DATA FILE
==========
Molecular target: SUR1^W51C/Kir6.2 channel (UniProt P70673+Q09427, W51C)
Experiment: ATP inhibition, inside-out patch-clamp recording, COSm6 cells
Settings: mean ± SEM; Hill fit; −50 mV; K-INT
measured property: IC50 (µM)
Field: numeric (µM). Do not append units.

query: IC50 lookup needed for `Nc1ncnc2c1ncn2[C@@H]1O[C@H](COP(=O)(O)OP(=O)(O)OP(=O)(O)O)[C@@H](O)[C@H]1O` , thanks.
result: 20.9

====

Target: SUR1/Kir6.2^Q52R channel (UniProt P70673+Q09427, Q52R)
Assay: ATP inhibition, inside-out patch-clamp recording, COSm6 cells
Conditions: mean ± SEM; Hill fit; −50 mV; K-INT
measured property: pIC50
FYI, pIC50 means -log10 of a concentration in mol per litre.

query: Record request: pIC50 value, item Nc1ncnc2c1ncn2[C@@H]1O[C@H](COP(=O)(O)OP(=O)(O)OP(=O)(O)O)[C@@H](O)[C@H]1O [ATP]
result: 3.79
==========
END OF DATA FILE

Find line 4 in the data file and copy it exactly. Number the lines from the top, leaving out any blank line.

measured property: IC50 (µM)